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One would think that the older I get, the more sermons and Bible studies I have under my belt, that the more routine, the more "been-there-done-that" response I might have to reading some of the same old texts year in and year out.
But I have found that the opposite has happened as I have gotten older. There are certain Bible texts that I can hardly read without weeping. This passage from Isaiah 11 is one of them. One would think that every Advent I would read it and realize that we're still far away from the kind of vision Isaiah is pointing to, so they're just words. But my lachrymose response is getting worse, it seems, and not better. And I think I know why.
The longer I live, the longer I am in ministry, the more deeply this particular promise of God touches me; and I think it is because I see in so many lives--and in my own life--how overwhelming is the longing for this vision, this sense of shalom.
Life is tough, and even though many of us live what might be called privileged lives, we still have to go through tough patches--those times when we are sure our lives as we know them are over for all intents and purposes. Sometimes there are terrible blows--the loss of a spouse or a child, the ending of an important relationship, a sudden pink slip, a deep betrayal, a loved one's diagnosis of...you name it...cancer, Alzheimer's, ALS. Eventually we make it through, unless we are the ones whose lives are threatened with a terminal illness or injury. But for a time, life seems impossible: The joy is gone, the relationship is gone, the loved one is gone, the way of life is gone, the sense of purpose is gone. Sometimes all at once.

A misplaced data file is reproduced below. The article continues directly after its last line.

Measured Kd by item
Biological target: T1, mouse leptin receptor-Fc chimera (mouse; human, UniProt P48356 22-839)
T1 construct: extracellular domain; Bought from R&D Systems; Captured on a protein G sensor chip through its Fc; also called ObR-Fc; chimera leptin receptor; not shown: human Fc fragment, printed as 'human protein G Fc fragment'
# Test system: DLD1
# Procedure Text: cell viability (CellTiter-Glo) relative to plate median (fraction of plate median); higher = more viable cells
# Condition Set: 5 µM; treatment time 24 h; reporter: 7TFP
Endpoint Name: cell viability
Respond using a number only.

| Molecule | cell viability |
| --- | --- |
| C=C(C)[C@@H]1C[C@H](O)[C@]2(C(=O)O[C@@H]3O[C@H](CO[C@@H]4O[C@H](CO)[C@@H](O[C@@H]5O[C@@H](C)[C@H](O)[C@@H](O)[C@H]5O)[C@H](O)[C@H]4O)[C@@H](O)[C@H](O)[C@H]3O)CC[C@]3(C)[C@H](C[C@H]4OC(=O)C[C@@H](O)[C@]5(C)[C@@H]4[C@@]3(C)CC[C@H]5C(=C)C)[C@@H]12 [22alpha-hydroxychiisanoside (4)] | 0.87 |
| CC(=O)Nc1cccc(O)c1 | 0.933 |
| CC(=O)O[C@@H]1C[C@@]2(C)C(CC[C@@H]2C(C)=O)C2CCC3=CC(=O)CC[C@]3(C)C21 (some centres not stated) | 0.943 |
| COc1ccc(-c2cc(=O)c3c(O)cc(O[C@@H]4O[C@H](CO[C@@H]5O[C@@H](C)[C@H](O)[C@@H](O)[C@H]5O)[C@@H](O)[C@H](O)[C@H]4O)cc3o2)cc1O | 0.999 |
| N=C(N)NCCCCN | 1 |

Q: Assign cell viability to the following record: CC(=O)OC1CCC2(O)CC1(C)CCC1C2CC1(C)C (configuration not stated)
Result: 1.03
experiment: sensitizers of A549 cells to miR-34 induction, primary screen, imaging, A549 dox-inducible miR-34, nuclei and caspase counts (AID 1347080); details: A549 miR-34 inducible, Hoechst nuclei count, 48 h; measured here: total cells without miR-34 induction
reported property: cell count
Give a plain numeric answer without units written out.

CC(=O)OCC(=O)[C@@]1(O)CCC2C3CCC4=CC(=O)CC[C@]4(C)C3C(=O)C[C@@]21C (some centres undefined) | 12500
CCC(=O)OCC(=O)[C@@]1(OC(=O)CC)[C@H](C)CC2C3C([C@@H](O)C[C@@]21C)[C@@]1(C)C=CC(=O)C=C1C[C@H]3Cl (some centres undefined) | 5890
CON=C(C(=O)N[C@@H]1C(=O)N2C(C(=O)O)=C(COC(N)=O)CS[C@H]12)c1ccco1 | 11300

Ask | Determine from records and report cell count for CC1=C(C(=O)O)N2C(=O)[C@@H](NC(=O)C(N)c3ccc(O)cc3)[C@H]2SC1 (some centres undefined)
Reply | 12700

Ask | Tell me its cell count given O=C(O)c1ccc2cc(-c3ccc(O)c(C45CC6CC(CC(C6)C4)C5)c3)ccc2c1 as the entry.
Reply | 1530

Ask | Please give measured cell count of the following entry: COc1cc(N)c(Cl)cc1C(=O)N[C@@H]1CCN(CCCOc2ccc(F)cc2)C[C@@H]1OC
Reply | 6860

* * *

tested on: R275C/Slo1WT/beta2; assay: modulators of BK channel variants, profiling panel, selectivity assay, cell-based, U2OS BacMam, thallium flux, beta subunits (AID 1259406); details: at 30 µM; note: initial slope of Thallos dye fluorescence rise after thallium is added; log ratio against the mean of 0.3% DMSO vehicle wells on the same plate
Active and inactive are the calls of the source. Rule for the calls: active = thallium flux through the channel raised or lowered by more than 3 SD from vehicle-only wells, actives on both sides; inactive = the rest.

And after over thirty years of serving as a pastor in local churches, I just know that though I cannot see you or know anything about those of you who are listening today, I just know that many of you have gone through that kind of anguish. I also know that there are many sorrows and burdens that I will never know even from folks in my own congregation, borne in silence, hidden in hearts, some of which I sense and pray about.
But it doesn't even have to be that kind of dramatic trauma that leads to such a deep yearning for peace and wholeness. I have such a blessed life; until my mother died this past year, she and my father enjoyed over 60 years of married life, raised four children, three of whom are ordained ministers. I have a wonderful wife (in my unbiased opinion) and two children who are healthy and happy. I also pastor a church that I know I don't deserve. I have friends and colleagues that care for me. But even with a life like that there are times, aren't there, when just getting through the day is difficult. We are so bombarded with images of violence that we feel beaten up just by living in a world which is so full of death and destruction, so denying of what we believe to be important.